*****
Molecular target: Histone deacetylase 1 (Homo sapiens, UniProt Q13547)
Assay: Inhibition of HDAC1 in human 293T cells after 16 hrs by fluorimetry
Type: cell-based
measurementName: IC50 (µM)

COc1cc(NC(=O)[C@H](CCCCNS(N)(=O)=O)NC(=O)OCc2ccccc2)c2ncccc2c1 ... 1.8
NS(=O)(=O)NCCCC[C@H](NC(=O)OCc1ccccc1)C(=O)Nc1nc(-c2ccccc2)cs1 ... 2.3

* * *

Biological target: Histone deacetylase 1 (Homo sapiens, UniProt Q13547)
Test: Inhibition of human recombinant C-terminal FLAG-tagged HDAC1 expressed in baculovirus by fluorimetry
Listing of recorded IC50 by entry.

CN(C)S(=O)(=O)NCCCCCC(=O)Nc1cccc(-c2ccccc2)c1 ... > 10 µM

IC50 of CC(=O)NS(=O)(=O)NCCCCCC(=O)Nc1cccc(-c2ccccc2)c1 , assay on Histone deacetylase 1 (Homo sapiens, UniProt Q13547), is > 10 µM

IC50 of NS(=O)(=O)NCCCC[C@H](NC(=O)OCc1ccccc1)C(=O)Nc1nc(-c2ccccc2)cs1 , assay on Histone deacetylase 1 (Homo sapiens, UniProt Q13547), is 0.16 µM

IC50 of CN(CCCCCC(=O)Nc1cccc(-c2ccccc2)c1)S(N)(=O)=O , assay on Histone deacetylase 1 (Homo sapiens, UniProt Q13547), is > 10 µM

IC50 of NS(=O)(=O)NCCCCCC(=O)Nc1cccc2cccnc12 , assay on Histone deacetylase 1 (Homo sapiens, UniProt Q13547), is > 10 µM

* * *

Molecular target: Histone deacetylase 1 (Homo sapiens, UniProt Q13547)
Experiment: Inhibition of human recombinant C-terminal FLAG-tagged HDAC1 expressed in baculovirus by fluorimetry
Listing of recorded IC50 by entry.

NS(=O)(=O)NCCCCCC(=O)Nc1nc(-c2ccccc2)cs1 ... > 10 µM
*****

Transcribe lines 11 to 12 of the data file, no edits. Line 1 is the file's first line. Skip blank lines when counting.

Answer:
CN(C)S(=O)(=O)NCCCCCC(=O)Nc1cccc(-c2ccccc2)c1 ... > 10 µM

IC50 of CC(=O)NS(=O)(=O)NCCCCCC(=O)Nc1cccc(-c2ccccc2)c1 , assay on Histone deacetylase 1 (Homo sapiens, UniProt Q13547), is > 10 µM